Strong Point’s Leadership Rule #9: Work with Deep People

The motivation to lead and follow occurs on a deep interpersonal level and through a series of human dimensions and interactions. Leadership capability is forged on many planes of mental, emotional and moral character and is focused through a specific group of professionals endeavoring to get something important done. The influence and impact a leader has is directly affected by the people on his or her leadership team(s).

Motivational speaker Jim Rohn famously said that we are the average of the five people we spend the most time with. This thought is associated with the law of averages, which says that the result of any given situation will be the average of all outcomes. Indeed, in Strong Point’s Leadership Rule #7: Use Your Mirrors, Know Your Impact, I’ve written about the “Top 5” people in your sphere of influence who mirror your core strengths and weaknesses. Strong Point also, through its Leadership Methodology and Skill Building work, teaches the importance of deeply knowing the people with whom you work. Team Setting, and Leadership Team Building are two activities that Strong Point promotes and supports to build leadership capability. Building and maintaining deep relationships with professional colleagues is essential to effective leadership.

In order to strengthen your own Leadership Development efforts, it’s necessary to contemplate what comprises a deep connection. If deep relationships are vital to leadership, then it’s important to consider that forging deep relationships with people may be dependent on working with “deep people.” Defining specific and desired leadership characteristics helps to clarify and strengthen what it means to be a deep person and to have deep relationships and leadership bonds. Depth and character, as well as depth of character, are related to Strong Point’s Rule #9: Work with Deep People.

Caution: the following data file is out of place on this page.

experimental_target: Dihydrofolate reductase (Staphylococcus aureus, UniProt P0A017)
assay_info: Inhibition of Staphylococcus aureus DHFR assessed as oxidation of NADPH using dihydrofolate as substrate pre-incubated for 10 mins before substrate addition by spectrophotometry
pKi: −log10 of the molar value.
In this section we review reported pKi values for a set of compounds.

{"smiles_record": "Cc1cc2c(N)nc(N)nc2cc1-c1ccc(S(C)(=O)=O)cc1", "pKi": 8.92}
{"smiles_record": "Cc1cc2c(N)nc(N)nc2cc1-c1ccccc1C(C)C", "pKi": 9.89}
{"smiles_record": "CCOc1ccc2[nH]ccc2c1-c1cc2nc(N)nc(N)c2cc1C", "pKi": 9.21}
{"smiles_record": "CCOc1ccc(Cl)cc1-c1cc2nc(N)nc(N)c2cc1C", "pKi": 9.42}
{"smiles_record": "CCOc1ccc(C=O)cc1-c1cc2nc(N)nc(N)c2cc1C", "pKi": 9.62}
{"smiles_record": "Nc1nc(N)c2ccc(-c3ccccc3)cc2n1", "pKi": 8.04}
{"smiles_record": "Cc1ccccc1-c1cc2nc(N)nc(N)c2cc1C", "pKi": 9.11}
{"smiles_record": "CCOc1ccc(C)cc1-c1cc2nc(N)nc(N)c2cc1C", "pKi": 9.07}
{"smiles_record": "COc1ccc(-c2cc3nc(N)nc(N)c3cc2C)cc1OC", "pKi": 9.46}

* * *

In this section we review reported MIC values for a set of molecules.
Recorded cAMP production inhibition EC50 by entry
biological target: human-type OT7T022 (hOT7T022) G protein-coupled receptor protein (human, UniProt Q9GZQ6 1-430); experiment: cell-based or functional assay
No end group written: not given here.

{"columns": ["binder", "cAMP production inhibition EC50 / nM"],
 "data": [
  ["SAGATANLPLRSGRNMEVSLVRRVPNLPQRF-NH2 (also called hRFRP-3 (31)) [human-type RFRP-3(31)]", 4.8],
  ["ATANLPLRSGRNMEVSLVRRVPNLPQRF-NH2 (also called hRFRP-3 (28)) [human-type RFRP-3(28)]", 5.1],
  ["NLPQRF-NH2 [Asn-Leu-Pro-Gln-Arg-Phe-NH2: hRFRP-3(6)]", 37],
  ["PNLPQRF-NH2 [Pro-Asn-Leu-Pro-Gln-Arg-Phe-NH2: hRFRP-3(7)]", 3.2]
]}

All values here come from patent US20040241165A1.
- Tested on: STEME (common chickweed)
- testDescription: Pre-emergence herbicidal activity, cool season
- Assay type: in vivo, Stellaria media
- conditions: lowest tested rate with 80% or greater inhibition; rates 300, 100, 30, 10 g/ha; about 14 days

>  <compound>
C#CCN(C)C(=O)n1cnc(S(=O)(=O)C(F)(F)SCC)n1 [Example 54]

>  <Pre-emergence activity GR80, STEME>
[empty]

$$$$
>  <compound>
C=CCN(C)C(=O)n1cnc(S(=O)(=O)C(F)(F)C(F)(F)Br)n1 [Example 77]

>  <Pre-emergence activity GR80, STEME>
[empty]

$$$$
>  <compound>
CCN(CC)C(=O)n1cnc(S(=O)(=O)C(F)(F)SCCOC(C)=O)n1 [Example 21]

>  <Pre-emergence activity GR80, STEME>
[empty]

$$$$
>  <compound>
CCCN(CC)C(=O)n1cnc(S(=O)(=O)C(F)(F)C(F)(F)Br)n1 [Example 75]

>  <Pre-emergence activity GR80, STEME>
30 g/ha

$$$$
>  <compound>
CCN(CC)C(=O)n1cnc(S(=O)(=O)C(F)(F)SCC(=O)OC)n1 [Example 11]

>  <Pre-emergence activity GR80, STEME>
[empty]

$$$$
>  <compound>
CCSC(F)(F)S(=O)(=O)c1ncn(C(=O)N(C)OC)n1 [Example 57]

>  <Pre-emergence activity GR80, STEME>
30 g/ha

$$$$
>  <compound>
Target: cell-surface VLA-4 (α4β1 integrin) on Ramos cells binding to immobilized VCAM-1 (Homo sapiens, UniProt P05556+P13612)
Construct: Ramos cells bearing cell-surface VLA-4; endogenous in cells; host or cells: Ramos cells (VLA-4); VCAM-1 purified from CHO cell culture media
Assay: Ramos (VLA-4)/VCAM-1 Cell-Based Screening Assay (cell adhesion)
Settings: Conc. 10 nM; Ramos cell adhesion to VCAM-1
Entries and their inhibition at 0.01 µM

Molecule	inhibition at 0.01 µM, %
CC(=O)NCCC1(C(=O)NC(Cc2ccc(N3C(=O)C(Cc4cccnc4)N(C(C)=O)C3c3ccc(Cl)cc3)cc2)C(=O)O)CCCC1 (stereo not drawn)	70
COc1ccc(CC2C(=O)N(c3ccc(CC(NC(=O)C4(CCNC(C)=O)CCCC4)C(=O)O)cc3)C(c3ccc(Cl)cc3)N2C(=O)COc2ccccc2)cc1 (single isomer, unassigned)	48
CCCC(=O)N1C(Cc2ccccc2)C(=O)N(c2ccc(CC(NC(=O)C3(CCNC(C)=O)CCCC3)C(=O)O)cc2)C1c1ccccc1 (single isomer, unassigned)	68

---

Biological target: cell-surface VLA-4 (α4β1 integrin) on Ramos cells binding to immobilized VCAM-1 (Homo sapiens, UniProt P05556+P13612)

Stephen Covey often talked about demonstrating personal depth in leadership. Here’s an example:

“When you show deep empathy toward others, their defensive energy goes down, and positive energy replaces it. That’s when you can get more creative in solving problems.“ – Stephen Covey

Author Albert Mohler, in his book The Conviction to Lead talks about leadership character. He says:

“Character is indispensable to credibility, and credibility is essential to leadership.“


“Leaders of character produce organizations of character because character, like conviction, is infectious. Followers are drawn to those whose character attracts them as something they want for themselves.“

I’ve conducted my own discovery of bosses, mentors, colleagues, and friends, whom I consider leaders, and have often tried to identify and distill the leadership characteristics and personality traits common among them. During one of my contemplative periods, I came across a book by a Christian Pastor, Gordon MacDonald called, Going Deep, Becoming a Person of Influence. It’s now one of the favorite books in my collection. In his book Gordon MacDonald details

The 12 Characteristics of Deep People in this way. They are:

  1. Deeply Spiritual
  2. Genuinely Caring
  3. Calm and Certain during times of Adversity
  4. Unashamed and Confident
  5. Optimistic and Have Great Faith
  6. Influential in the Eyes of Others
  7. Always Growing and are Hungry to Learn
  8. Committed to Doing the Right Thing
  9. Dedicated to Maintaining Healthy Relationships